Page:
US-headquartered pharma giant Merck has entered into a definitive agreement to acquire autoimmune-focused Pandion Therapeutics. The deal is priced at $60 per share in cash, which represents a total value of $1.85bn.

According to the terms of the agreement, Merck will initiate a tender offer to buy all outstanding shares of Pandion through a subsidiary. Upon completion of the tender offer, Merck’s subsidiary will be merged into Pandion. The transaction is expected to close in the first half of 2021.

Merck research laboratories president Dr Dean Yi said: “This acquisition builds upon Merck’s strategy to identify and secure candidates with differentiated and potentially foundational characteristics.

“Pandion has applied its TALON technology to develop a robust pipeline of candidates designed to re-balance the immune response with potential applications across a wide array of autoimmune diseases.”

Pandion’s TALON technology

Pandion’s proprietary TALON technology allows the design and development of immune modulators that target natural immune regulatory mechanisms, such as regulatory T cells (Tregs) and inhibitory checkpoints like programmed cell death protein 1 (PD-1), to re-balance the immune response in patients with autoimmune disease.

The platform does this by engineering immune effector modules to mimic the action of immune control nodes. These are then combined with a protein backbone or in a format with an antibody-based, tissue-targeted tether module. Having these two approaches means the drugs produced can either be systemic or tissue-targeting.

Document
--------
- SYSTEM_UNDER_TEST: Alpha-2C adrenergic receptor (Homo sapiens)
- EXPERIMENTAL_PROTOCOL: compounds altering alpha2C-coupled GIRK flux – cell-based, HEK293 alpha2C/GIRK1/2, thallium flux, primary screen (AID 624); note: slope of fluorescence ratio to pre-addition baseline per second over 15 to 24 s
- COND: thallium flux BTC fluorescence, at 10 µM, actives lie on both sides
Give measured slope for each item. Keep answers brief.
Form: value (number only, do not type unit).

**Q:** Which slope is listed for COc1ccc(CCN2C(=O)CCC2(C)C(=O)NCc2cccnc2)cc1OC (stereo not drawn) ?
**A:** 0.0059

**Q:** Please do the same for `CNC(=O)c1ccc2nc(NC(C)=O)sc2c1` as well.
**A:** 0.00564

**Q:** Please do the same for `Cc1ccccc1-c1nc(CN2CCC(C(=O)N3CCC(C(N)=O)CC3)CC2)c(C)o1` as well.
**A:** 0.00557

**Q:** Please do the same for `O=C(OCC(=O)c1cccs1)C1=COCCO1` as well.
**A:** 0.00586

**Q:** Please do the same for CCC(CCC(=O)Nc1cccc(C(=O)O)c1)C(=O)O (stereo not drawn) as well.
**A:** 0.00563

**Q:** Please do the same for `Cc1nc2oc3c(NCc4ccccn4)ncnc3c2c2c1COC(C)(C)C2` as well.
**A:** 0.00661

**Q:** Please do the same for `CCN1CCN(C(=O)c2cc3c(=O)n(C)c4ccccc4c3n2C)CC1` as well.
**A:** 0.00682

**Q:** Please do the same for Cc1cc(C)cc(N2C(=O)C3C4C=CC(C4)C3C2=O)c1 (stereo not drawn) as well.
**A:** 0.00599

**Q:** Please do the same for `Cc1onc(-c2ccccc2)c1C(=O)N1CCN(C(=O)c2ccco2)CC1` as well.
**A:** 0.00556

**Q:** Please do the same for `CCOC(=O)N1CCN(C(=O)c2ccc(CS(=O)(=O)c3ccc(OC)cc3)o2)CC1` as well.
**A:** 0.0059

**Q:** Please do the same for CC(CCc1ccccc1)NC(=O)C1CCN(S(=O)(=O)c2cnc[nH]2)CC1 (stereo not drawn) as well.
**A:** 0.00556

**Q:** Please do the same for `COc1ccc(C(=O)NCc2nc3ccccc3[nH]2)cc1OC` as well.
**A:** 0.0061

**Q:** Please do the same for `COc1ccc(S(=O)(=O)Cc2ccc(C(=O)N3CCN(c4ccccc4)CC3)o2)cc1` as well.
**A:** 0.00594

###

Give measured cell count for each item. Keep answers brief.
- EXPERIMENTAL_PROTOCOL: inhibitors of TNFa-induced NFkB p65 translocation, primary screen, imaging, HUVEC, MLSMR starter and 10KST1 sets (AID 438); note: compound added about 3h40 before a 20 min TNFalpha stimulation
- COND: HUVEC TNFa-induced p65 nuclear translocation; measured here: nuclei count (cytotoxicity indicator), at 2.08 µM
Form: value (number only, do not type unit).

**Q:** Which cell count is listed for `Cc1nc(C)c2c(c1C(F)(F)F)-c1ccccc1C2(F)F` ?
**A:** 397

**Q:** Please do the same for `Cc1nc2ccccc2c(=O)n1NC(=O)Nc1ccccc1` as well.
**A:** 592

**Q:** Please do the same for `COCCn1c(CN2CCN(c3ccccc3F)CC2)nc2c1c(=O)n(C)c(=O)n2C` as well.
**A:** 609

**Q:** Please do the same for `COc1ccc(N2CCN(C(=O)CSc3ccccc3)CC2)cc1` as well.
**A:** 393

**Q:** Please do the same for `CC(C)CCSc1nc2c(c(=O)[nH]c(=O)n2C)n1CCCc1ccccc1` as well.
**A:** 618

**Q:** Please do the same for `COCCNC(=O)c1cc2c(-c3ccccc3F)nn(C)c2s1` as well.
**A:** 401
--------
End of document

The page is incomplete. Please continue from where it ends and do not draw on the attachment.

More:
A Merck spokesperson stated that Pandion’s immune modulators “have the potential to provide immune tolerance without immune suppression and therefore provide a differentiated option for appropriate patients”.

Pandion CEO Dr Rahul Kakkar said: “We are proud that Merck has recognized our team’s innovation and drive in creating a pipeline of diverse candidates that activate natural immune regulatory mechanisms and thereby have the potential to achieve better clinical responses for patients.

“We believe Merck is well-positioned to bring our novel approach to the millions of those living with autoimmune diseases, and we look forward to seeing these molecules progress in the clinic.”

PT101 and the rest of Pandion’s pipeline

Kakkar noted: “Pandion grew out of our founders’ personal and scientific mission to change the way patients living with autoimmune diseases are treated. In just a few years, we have taken that mission from idea to clinical proof of mechanism with PT101, our lead IL-2 [interleukin-2] mutein.”

PT101 is Pandion’s lead candidate and it combines an engineered IL-2 mutein with a protein backbone. Acting systemically, PT101 aims to activate and expand Tregs to treat autoimmune diseases, including ulcerative colitis and systemic lupus erythematosus.

“Earlier this year, Pandion announced that PT101 had completed a Phase 1a clinical trial, which achieved its primary objective of safety and tolerability,” says a Merck spokesperson. “The company’s pipeline also includes PD-1 agonists in development for numerous autoimmune diseases.”

For example, Pandion’s candidate PT627 is a systemically acting product, while PT001 targets the gastrointestinal tract or liver. Both products are currently in pre-clinical development.

In addition, Pandion is working on developing discovery tethers for certain organs and targets. It is developing tethers for kidney and skin alone, while working with Astellas on a pancreas tether. The company is also working on a tether for the target CD39 that will manipulate the inflammatory microenvironment.